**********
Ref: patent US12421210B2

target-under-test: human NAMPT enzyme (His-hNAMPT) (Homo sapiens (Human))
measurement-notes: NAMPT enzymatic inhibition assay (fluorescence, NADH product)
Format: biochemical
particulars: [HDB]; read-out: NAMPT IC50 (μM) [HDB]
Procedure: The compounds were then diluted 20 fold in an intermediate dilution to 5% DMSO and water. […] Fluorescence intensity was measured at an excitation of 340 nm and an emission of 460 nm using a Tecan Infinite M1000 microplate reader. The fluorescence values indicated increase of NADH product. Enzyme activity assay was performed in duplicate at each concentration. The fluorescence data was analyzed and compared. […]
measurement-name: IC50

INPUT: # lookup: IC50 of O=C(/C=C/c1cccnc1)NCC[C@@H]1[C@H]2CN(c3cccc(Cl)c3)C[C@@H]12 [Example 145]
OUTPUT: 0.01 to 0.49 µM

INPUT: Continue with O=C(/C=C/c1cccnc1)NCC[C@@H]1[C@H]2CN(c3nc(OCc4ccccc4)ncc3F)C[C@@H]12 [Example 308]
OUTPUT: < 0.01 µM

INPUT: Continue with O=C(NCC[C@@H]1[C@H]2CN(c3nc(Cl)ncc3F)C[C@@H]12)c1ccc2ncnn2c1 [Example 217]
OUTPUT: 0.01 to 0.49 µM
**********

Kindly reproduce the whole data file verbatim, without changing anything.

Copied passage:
Ref: patent US12421210B2

target-under-test: human NAMPT enzyme (His-hNAMPT) (Homo sapiens (Human))
measurement-notes: NAMPT enzymatic inhibition assay (fluorescence, NADH product)
Format: biochemical
particulars: [HDB]; read-out: NAMPT IC50 (μM) [HDB]
Procedure: The compounds were then diluted 20 fold in an intermediate dilution to 5% DMSO and water. […] Fluorescence intensity was measured at an excitation of 340 nm and an emission of 460 nm using a Tecan Infinite M1000 microplate reader. The fluorescence values indicated increase of NADH product. Enzyme activity assay was performed in duplicate at each concentration. The fluorescence data was analyzed and compared. […]
measurement-name: IC50

INPUT: # lookup: IC50 of O=C(/C=C/c1cccnc1)NCC[C@@H]1[C@H]2CN(c3cccc(Cl)c3)C[C@@H]12 [Example 145]
OUTPUT: 0.01 to 0.49 µM

INPUT: Continue with O=C(/C=C/c1cccnc1)NCC[C@@H]1[C@H]2CN(c3nc(OCc4ccccc4)ncc3F)C[C@@H]12 [Example 308]
OUTPUT: < 0.01 µM

INPUT: Continue with O=C(NCC[C@@H]1[C@H]2CN(c3nc(Cl)ncc3F)C[C@@H]12)c1ccc2ncnn2c1 [Example 217]
OUTPUT: 0.01 to 0.49 µM